Major Market Conditions Impacting Supply Chain Finance
This article was originally posted in the Treasury Update Newsletter (Quarter 2, Summer 2018). You can see the full newsletter here.
The financial supply chain can be a fragile and challenging area of operations. This is especially true in today’s dynamic and fast-paced business environment. In a global economy, events occurring in one region can quickly impact the daily operations of companies worldwide. And if organizations are unprepared for sudden changes, supply shortages and working capital
deficiencies can wreak havoc internally. For this reason, financial risk management, cash forecasting, and working capital optimization have become increasingly important responsibilities for treasury professionals today. As the owners of working capital, treasurers must constantly be surveying the landscape for any issues that might disrupt cash flows, while also identifying opportunities that could enhance liquidity. While these cash management responsibilities require visibility to a variety of areas, the financial supply chain takes on particular importance. As the benefits of streamlining cash conversion cycles and optimizing payment strategies with vendors becomes more apparent, buyers and suppliers alike are turning to their financial supply chain to achieve greater efficiency and, ultimately, to get a better handle on their working capital. However, as these initiatives are pursued, new market and economic factors continue to alter the landscape. Thus, as firms look to implement supply chain finance initiatives, it is vitally important that they understand how potential market events could alter the profitability and viability of their programs. Looking at 2018 and 2019, we have identified four key economic factors that are currently impacting or could impact firms’ supply chain finance initiatives, for better or for worse. These include rising interest rates, a new U.S. tax structure, looming trade conflicts, and challenging cross-border regulatory policies. Each of these factors and their effects on the realm of supply chain finance are analyzed further in the following pages.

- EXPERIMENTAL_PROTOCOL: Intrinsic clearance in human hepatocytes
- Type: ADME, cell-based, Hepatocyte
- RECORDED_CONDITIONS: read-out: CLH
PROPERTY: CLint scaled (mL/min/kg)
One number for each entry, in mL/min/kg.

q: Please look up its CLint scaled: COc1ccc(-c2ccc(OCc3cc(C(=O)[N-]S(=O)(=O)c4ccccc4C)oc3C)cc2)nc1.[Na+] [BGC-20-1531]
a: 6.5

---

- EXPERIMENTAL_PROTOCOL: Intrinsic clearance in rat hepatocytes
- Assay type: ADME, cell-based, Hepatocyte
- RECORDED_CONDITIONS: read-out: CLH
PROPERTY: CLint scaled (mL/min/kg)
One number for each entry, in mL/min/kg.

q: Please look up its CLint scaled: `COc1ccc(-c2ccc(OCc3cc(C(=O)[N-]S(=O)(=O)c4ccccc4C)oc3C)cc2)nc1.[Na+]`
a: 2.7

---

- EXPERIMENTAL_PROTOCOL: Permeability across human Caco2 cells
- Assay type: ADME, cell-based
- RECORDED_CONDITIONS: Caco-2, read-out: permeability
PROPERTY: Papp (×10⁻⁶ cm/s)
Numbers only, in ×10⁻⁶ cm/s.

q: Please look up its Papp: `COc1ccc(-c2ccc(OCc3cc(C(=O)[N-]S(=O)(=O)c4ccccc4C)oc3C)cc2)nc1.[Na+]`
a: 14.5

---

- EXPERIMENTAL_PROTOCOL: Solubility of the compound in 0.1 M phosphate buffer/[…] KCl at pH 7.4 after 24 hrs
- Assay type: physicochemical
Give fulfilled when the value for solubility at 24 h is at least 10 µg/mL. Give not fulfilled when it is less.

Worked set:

“As the owners of working capital, treasurers must constantly be surveying the landscape for any issues that might disrupt cash flows, while also identifying opportunities that could enhance liquidity.”